Understeering is the opposite of the above problem, where your vehicle just doesn’t want to turn.  And it can be solved by doing the opposite steps - moving mass forward, increasing the grip of the front wheels, etc.   Do note that just turning the wheels more won’t typically help - understeer occurs because the steering tires are not exerting enough torque to turn your vehicle, turning them more will just cause them to slip more.

    A Fond Farewell
    I’ve been working on KSP since version 1.6, and it’s been an absolute pleasure to work on a game with so much love and creative investment from its fans.

    However, shipping 1.12 will mark the end of my time designing for Kerbal.  It’s not a decision I came to lightly, I’ll definitely miss my teammates and the project. I know they’ll keep doing fantastic work expanding the franchise, but I’m off to do other things. I wanted to take a moment to say what an honor it has been working on something that is so much more than a game for many people, that inspires people about space exploration and educates them about the challenges and wonderful discoveries we have in reaching out into the Solar System.

    I will continue to be a fan of the franchise and you’ll likely see me kicking around in a more civilian role, feel free to say hi.

    Thank you for being amazing fans, I’m back to being one of you.

    Paul Boyle, KSP lead designer for versions 1.6 to 1.12, and the Breaking Ground DLC



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    Just now, UomoCapra said:

    Great devblog, as usual! It's been an honor having you on the team @Maxsimal. We certainly had some of our best releases with you. Good luck with you're future endeavors! :grin:

    Thank you so much, it's been a pleasure working with you ! 

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    Thank you for all the amazing work you’ve done Maxsimal!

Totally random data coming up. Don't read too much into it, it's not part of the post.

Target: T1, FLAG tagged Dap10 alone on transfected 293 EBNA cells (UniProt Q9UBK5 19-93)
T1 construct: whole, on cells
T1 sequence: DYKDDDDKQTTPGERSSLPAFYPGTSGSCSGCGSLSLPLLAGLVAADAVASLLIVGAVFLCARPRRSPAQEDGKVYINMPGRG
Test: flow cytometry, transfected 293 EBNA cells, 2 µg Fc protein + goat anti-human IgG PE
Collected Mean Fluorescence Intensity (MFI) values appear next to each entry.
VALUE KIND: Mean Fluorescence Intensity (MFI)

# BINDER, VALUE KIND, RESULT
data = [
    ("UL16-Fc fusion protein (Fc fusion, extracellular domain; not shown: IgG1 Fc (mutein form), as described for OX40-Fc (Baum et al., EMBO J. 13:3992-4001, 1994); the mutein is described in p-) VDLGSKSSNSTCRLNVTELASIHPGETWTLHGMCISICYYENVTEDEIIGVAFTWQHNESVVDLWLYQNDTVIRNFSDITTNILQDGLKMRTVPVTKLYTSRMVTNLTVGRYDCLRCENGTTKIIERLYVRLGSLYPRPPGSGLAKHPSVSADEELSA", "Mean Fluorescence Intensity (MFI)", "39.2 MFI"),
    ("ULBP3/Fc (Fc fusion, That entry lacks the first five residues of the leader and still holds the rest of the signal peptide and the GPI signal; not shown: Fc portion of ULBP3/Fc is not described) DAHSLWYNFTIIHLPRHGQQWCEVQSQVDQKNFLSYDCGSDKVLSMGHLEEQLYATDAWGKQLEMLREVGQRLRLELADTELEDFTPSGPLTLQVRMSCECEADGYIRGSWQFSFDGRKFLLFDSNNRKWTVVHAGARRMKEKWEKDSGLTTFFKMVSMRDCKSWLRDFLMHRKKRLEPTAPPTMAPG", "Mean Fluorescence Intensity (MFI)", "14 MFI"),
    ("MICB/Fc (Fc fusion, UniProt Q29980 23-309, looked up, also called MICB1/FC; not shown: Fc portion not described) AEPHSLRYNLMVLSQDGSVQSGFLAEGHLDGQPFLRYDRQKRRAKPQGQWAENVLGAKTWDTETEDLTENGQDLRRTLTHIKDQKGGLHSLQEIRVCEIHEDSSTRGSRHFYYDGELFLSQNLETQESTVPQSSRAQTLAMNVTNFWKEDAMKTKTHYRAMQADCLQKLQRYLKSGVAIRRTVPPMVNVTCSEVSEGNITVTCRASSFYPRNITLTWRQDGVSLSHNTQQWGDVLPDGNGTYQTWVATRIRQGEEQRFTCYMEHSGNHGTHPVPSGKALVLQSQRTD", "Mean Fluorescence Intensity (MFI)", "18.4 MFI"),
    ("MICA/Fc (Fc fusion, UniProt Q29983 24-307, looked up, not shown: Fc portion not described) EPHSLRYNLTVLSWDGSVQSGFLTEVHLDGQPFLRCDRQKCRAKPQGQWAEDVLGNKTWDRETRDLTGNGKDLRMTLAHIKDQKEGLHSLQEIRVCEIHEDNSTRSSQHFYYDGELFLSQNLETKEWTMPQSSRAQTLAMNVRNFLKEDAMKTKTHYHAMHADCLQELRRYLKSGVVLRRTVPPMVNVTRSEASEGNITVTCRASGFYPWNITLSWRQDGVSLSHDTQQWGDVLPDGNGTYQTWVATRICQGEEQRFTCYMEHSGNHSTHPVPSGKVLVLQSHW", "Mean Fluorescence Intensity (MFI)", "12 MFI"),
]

Good luck, and I’m sure whatever you do next will be as great as KSP!


    Edited by Spaceman.Spiff
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    Thanks so much. There are very many here who will miss you... and wish you every success in your new ventures.

    Fly (and rove :D ) safe!

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    1 hour ago, panarchist said:

    Thanks for some AMAZING work, and herding all the cats to get it there. Best of luck to you in your next adventure!

    Thank you, I'm just glad I got to help move forward Kerbal for a while.

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    Thanks for the amazing work and deign ethic that you have brought to the game, and hence, so many lives.

    Go well on your next great adventure!


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    So long, and thanks for all the fish fixes!

    Definitely the most interesting updates were on your watch, Max. Sorry to see you go, but then you're not, not really. Not that there was much left to do here with major updates wrapping up...

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    Nice! I can have speed dependent rear axle steering on my kranes now!

    It would be really nice if crab steering could be added, but that will need to be left to add-ons because 1.12 is the last content update, or I could figure out something with wheels attached to rotation servos controlled by a KAL-1000.


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    Oh yeah, I almost forgot! Yes, I am aware. 

    So, lets say I have a 4 axle crane. I am driving normally, but +if I want to go to crab steering, I just hook an invert steering action group up to the first 2 axles so they are steering the same way as the rear 2?

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    On 6/28/2021 at 6:45 PM, StrandedonEarth said:

    So long, and thanks for all the fish fixes!

    Definitely the most interesting updates were on your watch, Max. Sorry to see you go, but then you're not, not really. Not that there was much left to do here with major updates wrapping up...

    Thank you!  I'm very proud of the updates we did, but it was a team effort, both from the people who worked on these versions, and from the people who built Kerbal up into the awesome game we could add on top of.